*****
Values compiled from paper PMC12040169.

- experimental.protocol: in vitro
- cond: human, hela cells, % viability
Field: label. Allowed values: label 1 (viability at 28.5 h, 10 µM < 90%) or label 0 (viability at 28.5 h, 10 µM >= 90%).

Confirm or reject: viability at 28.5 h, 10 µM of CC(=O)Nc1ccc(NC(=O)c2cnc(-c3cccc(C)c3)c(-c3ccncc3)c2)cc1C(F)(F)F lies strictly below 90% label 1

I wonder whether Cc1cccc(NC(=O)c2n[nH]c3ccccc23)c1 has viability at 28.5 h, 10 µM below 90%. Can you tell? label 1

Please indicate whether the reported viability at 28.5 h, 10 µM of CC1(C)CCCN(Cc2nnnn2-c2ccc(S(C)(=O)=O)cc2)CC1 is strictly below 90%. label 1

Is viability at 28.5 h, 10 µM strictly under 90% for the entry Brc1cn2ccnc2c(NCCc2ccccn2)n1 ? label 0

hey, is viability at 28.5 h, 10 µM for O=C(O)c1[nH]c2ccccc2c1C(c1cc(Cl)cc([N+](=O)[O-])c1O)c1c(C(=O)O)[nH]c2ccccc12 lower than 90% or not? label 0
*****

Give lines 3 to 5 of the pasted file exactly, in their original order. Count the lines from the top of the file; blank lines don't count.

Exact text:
- cond: human, hela cells, % viability
Field: label. Allowed values: label 1 (viability at 28.5 h, 10 µM < 90%) or label 0 (viability at 28.5 h, 10 µM >= 90%).

Confirm or reject: viability at 28.5 h, 10 µM of CC(=O)Nc1ccc(NC(=O)c2cnc(-c3cccc(C)c3)c(-c3ccncc3)c2)cc1C(F)(F)F lies strictly below 90% label 1